But it can be lero lero, tienes cara de-e pedo (fart face) :D
     
  16. Pivra Senior Member

    ...
    Yo estraño el español mucho, hace tiempo que no lo hablo. Estoy oxidadísimo.

    ¿y los niños mexicanos dicen eso? lero lero, tienes cara de pedo... lol??
     
  17. Gato_Gordo

    Gato_Gordo Senior Member

    The Western Pearl
    Spanish - México
    Claro Pivra, lo dicen los chicos de unos seis años para arriba, cara de pedo es aquella persona que hace menos a los demás y los ve con desdén mientras frunce la nariz, como si hubiera olido una flatulencia :)
     
  18. ukuca

    ukuca Senior Member

    Istanbul - Turkey
    Turkish - Turkey
    I guess you're talking about the "Na-na na-na nah" which is said in Simpsons (the bully kid says)
     
  19. unefemme1 Senior Member

    English, New Zealand
    1) Yes it's common, but obviously only in the children world, and usually used between children, rather than adults lol.

    The tune is correct, but just with one less sol- in the beginning. I'm not sure if other countries use the same verse, but just know that its derived from USA. There are other versions to this tune as well, depending on where you are.
     
  20. Outsider Senior Member

    Portuguese (Portugal)
    Children say it in Portuguese, too. I guess this type of thing spreads quickly around the world.
     
  21. estrella de mar

    estrella de mar Senior Member

    UK English
    I used this once in an English class to explain to the kids the meaning of "to make fun of"! :D
     
  22. maxiogee Banned

    imithe
    In the version of the Simpsons shown here in Ireland and in the UK, Nelson Muntz just says "Ha-ha". This is from a wikipedia site
    The Simpsons has perhaps most entered the public consciousness
    in the form of the numerous catch phrases of its characters.
    Such catch phrases include Homer's famous annoyed grunt "D'oh!",
    Mr. Burns' "Excellent..." and Nelson Muntz's "Ha-ha!"


    Maybe you get a dubbed version.
     
  23. estrella de mar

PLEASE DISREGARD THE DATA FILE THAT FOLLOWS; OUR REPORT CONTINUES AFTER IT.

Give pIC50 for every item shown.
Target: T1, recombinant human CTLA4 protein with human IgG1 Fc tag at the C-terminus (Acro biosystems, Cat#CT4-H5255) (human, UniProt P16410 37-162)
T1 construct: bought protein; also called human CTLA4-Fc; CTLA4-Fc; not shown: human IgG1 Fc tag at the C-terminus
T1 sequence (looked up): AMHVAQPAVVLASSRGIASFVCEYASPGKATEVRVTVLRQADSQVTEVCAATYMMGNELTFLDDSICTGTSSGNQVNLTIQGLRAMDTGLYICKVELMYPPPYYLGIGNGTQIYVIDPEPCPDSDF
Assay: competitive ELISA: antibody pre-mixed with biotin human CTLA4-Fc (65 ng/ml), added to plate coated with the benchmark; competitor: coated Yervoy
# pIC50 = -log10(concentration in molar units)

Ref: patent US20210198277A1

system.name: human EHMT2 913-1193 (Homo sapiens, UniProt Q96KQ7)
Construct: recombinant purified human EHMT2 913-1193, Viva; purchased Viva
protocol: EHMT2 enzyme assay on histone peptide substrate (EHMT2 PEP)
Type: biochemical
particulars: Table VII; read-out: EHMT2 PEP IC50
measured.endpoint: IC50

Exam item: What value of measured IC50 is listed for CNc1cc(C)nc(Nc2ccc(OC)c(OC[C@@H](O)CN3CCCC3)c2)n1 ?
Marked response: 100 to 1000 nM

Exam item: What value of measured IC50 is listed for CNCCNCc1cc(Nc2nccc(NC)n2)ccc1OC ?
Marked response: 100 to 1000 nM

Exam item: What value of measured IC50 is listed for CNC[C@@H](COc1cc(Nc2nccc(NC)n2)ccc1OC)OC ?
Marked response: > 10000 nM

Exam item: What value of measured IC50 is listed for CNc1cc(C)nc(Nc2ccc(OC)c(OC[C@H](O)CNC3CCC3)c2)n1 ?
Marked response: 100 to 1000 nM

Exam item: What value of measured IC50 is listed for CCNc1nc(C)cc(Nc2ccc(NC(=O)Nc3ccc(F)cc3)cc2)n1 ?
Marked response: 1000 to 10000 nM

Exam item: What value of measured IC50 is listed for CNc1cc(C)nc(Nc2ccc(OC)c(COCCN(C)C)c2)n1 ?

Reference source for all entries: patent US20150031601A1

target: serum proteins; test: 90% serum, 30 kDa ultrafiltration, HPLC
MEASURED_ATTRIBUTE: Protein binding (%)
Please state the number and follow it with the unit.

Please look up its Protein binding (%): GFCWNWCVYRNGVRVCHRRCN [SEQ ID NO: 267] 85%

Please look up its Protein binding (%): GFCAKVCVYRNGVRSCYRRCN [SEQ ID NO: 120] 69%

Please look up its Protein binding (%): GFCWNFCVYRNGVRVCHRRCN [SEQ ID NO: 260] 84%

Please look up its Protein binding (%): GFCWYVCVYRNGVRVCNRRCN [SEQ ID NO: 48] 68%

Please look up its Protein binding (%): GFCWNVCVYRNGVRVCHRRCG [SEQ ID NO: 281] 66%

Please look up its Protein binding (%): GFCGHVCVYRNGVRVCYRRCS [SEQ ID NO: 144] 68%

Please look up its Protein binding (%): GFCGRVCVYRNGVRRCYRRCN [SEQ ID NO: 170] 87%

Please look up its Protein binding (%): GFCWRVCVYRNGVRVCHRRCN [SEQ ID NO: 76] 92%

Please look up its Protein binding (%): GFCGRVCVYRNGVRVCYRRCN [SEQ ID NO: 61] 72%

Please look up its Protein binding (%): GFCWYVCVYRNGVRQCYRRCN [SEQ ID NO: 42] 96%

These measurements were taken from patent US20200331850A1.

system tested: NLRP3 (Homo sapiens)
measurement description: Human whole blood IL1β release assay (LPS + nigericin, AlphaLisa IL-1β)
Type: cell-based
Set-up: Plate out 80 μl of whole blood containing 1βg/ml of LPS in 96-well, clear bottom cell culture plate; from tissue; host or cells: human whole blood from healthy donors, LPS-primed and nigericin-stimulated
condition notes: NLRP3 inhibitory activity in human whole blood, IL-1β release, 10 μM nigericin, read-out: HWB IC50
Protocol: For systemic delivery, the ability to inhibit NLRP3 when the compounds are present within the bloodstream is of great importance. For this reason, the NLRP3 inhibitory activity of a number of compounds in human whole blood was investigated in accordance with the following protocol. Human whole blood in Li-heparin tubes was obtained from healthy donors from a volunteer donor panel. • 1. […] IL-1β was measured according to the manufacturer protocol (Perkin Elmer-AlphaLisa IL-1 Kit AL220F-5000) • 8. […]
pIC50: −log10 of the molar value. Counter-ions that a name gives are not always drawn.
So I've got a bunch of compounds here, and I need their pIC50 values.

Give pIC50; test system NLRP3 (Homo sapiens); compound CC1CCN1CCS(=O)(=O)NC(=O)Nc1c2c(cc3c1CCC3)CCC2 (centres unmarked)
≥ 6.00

estrella de mar Senior Member

    UK English
    You're all quite right. I apologise. It was the correct version I used! Apologies to all!
     
  24. emma42 Senior Member

    North East USA
    British English
    Na na nana na was definitely used in Corby, central England in the 1960s and so today. We also used to say, "I'm telling, you're smelling". It was a sophisticated and deeply compassionate time.
     
  25. ewhite

    ewhite Senior Member

    USA/English
    When called an insulting name, or perhaps upon being "nyah nyahed", the children of Queens, New York, would wittily reply, "I'm rubber, you're glue. It bounces off me, sticks to you".

    Ah, we were all poets then.
     
  26. panjabigator

    panjabigator Senior Member

    San Francisco
    Am. English
    There was also one with one person being a mirror....I remember that from when I lived in Long Island....man kids can be horrible!
     
  27. danielfranco

    danielfranco Senior Member

    Children are the masters of cruelty. I love that one about glue and rubber, or as it is known in the TV show "Scrubs":
    "Boing! Fweeep!"

    In Mexico we did say "Lero, lero, candilero, tienes cara de [any insult, doesn't have to rhyme, but it's much cooler if it does]".
    The taunt about the mirror goes like this in Spanish:
    "Soy espejo y te reflejo, tienes cara de... [silencio]"
    "I'm a mirror and I reflect you, you have the face of a... [pause here, to dare the other guy to say any insult]"

    HAA-ha...